Lenovo announced a trio of gaming desktops back in August, ranging from the entry-level Y520 Tower to the flagship Y920 Tower. Shortly thereafter, I reviewed the Y920 laptop, and now it's time to take a hard look at its desktop sister.
The Y920 Tower packs some serious specs, with an Intel Core i7-7700K processor, Nvidia GeForce GTX 1080 GPU, 16GB RAM, a 256GB SSD, and a 2TB HDD. The K-series processor is unlocked for overclocking, and the second storage drive allows for plenty of space for big games.
Here's our review:
|CPU||Intel Core i7-7700K (4.2GHz)|
|GPU||Nvidia GeForce GTX 1080 8GB|
|RAM||2x 8GB (DDR4-2400 (1200))|
|Storage||2TB 7200rpm + 256GB SSD|
Front: 4 x USB 3.0 (one for Always On Charging), Type C-Port (USB 3.1 Gen2), Audio Combo Jack, HDMI-out (compatible with HTC and Oculus VR headsets only)
Rear: 2 x USB 2.0, 4 x USB 3.0, PS/2 connector, HDMI (1.4a), Ethernet (RJ-4), Power Connector
|OS||Windows 10 Home|
|Body||8.12" x 19.82" x 18.85" | 31.1 lbs.|
The Y920 itself is quite nice-looking, with a transparent panel on the side that shows off the internals, mainly the Nvidia GeForce GTX 1080 GPU. The inside is lit up with a red LED, although one thing that's frustrating is that this is the only light where the color can't be customized through the Lenovo Nerve Center application.
The other LED lights are on the front, consisting of left and right "eyes" and the Legion Y logo. All of these can be configured with any color that you want.
That side panel is also easily removed, as the entire machine is designed so that the user shouldn't need any tools to upgrade components. There's a lock switch in the back, and once you flip it, the panel slides right off. The front panel is also easy to remove, offering easy access to the fans and optical drive.
Obviously, upgradeability is very important in a gaming desktop. This is a machine that costs a lot of money (it starts at around $1,699), and you're going to want to swap out parts over time. For example, if you don't know what's cooler than 16GB RAM, the answer is 32GB, or you know, 128GB.
The Y920 is also loaded with ports. On the front of the machine, there's an HDMI connector that can be used with Oculus or HTC headsets. There are also four USB 3.0 Type-A ports, and a USB 3.1 Gen 2 Type-C port. USB 3.1 Gen 2 is still pretty rare, and it supports data transfer speeds of up to 10Gbps. In other words, it's twice as fast as Gen 1, but it's still no Thunderbolt 3.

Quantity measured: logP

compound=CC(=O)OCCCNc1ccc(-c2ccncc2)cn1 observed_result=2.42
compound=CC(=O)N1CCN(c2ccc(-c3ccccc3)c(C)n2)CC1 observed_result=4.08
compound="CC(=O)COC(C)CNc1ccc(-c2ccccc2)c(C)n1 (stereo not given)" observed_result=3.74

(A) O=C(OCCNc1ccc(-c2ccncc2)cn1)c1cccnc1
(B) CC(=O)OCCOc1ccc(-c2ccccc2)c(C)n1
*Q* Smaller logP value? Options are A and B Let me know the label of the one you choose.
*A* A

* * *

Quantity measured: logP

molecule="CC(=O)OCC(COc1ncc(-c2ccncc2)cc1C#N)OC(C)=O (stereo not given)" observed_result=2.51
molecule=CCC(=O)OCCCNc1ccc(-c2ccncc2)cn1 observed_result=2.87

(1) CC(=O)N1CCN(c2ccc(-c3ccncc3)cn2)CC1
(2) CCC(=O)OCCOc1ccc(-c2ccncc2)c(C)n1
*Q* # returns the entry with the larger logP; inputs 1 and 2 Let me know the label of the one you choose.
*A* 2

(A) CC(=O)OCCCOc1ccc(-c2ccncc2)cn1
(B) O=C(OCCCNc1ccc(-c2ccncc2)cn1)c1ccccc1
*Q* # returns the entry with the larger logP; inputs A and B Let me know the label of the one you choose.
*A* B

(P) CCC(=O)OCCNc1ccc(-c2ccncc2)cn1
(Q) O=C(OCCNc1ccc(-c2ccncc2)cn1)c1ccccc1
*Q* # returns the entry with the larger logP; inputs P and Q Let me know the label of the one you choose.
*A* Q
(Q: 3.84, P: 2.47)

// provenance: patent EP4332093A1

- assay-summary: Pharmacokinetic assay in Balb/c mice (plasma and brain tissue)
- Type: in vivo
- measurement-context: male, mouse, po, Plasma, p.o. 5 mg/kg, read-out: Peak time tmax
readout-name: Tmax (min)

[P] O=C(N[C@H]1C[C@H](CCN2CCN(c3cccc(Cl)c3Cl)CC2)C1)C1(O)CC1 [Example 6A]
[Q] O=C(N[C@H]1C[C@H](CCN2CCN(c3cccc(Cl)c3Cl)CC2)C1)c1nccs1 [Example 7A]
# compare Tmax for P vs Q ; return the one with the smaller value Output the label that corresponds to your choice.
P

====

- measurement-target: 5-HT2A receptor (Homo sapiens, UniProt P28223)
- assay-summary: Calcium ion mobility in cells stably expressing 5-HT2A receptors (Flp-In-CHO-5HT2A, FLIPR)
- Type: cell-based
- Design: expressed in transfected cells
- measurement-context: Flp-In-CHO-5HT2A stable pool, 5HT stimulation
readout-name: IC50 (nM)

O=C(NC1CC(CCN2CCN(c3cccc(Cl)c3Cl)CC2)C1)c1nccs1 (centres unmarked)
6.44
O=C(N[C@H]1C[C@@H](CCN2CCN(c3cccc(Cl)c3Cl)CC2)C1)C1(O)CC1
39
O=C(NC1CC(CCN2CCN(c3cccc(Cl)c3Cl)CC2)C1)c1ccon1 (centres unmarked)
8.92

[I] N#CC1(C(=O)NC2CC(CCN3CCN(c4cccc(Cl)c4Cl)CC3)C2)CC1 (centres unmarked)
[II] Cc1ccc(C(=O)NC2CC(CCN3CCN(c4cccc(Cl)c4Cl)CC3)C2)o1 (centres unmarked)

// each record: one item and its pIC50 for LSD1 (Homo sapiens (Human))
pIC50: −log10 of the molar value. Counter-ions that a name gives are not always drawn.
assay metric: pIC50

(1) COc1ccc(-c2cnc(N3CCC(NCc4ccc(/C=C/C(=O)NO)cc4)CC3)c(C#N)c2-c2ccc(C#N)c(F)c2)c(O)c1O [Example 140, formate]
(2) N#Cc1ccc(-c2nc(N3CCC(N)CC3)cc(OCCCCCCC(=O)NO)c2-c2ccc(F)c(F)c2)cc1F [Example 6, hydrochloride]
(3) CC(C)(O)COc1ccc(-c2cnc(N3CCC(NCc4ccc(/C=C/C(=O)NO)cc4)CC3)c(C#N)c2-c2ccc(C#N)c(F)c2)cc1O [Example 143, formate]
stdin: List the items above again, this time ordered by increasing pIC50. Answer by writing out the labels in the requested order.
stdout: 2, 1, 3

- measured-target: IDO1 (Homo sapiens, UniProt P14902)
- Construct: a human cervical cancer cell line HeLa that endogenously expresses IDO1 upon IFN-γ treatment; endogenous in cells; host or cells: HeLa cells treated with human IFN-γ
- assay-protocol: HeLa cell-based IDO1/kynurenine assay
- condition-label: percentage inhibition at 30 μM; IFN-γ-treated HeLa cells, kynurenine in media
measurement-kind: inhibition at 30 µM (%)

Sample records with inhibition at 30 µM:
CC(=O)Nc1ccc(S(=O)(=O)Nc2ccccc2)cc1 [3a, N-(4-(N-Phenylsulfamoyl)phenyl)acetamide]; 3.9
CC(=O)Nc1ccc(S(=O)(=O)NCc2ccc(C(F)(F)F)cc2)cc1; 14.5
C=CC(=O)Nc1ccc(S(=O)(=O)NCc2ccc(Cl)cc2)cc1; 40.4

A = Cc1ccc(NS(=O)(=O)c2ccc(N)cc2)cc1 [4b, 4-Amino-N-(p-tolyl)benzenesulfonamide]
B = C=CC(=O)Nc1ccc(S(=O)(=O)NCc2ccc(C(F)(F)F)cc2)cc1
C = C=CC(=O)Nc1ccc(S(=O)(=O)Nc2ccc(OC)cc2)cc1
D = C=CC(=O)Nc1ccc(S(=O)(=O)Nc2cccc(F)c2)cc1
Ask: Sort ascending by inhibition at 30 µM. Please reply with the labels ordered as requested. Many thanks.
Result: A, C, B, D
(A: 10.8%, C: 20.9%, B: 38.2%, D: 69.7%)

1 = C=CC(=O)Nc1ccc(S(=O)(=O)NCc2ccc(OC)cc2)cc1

One of the Type-A ports on the front is always on, which I've found to be very useful. It works great for charging devices while the PC isn't in use. This can work for anything from charging your phone while you're asleep, to charging an Xbox controller.
There's also a 3.5mm audio jack on the front, which supports both input and output. I think that this all comes down to personal preference, but I like the single-port approach, as it makes things simpler than when you have dedicated audio input and output jacks. I guess it depends on what type of headset hardware you already have.
On the back, there are four USB 3.0 Type-A and two USB 2.0 Type-A ports. I'm really not sure why any OEMs are still building USB 2.0 ports into new PCs in 2018, but Lenovo certainly isn't alone in this. I use them for plugging in my mouse and keyboard (I refuse to use Bluetooth peripherals). There's also a PS/2 connector (I know...), an HDMI port, wired Ethernet, and an array of 3.5mm audio jacks.
And then, of course, there are the series of ports that you'll find on the GTX 1080 graphics card, which is in the PCI-Express area beneath all of those ports. This comes with one HDMI port and three DisplayPorts. Underneath the PCI-Express bays is where you'll plug in the power cable.
Obviously, performance is the key element when it comes to a gaming rig. In fact, one could argue that nothing else really matters, as the rest of the experience comes down to your peripherals.
Overall performance was excellent. I played games like Gears of War Ultimate Edition at 4K 90fps and it didn't even hiccup. I also used the machine to edit 4K and 1080p 60fps videos numerous times, and didn't run into any issues. I can't imagine anyone having any issues with the power behind the Legion Y920 Tower.